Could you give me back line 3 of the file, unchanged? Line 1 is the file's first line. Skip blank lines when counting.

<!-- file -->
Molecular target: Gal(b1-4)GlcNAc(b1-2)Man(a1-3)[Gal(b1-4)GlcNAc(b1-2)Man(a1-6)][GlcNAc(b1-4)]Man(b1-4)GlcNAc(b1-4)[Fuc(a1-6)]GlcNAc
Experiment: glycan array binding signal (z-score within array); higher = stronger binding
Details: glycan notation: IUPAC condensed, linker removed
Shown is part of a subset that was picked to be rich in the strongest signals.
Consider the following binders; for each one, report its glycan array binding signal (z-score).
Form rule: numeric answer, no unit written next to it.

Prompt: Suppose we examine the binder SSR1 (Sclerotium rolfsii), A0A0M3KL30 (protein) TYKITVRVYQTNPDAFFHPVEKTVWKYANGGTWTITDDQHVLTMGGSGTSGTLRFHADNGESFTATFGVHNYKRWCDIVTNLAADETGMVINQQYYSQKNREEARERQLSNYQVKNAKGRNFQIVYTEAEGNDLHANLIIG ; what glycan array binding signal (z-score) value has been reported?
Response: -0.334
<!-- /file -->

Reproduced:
Details: glycan notation: IUPAC condensed, linker removed